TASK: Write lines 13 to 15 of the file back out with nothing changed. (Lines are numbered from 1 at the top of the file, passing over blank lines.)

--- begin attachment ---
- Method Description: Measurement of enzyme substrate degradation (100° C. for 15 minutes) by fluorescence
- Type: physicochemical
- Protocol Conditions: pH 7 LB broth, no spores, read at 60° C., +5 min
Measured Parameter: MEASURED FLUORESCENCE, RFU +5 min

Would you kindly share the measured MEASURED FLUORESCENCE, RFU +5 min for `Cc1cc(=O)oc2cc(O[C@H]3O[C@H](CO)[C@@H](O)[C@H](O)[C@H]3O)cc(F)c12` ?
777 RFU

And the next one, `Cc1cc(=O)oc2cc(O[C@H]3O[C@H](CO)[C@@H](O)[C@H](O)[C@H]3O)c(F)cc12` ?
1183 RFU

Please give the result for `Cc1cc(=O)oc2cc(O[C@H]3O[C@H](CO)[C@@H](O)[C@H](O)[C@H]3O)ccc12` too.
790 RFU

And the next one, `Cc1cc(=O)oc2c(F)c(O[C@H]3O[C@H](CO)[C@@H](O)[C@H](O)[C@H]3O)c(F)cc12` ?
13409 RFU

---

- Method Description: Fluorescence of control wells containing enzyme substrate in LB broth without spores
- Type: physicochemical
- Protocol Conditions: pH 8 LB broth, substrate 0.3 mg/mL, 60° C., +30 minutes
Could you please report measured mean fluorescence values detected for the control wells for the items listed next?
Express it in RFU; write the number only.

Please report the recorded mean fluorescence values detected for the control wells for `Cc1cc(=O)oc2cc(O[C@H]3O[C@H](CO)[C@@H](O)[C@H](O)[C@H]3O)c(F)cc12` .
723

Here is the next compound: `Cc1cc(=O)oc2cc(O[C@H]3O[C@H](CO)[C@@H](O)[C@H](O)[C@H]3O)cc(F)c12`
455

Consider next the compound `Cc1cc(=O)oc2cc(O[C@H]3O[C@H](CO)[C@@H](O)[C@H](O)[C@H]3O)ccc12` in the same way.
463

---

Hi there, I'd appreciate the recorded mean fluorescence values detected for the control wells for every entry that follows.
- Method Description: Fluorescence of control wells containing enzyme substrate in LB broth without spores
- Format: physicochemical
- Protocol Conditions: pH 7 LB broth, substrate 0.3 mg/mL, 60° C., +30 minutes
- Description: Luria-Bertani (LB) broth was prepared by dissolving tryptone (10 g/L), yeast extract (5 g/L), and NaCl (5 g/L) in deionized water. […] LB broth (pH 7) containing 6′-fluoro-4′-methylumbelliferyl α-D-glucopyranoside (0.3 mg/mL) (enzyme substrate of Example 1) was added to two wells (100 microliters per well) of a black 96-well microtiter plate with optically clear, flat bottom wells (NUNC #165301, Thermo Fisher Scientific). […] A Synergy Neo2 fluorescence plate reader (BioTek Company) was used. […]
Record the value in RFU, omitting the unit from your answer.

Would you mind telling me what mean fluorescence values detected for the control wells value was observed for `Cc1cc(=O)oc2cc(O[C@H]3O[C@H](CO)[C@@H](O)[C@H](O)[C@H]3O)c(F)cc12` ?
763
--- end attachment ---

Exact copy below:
---

- Method Description: Fluorescence of control wells containing enzyme substrate in LB broth without spores
- Type: physicochemical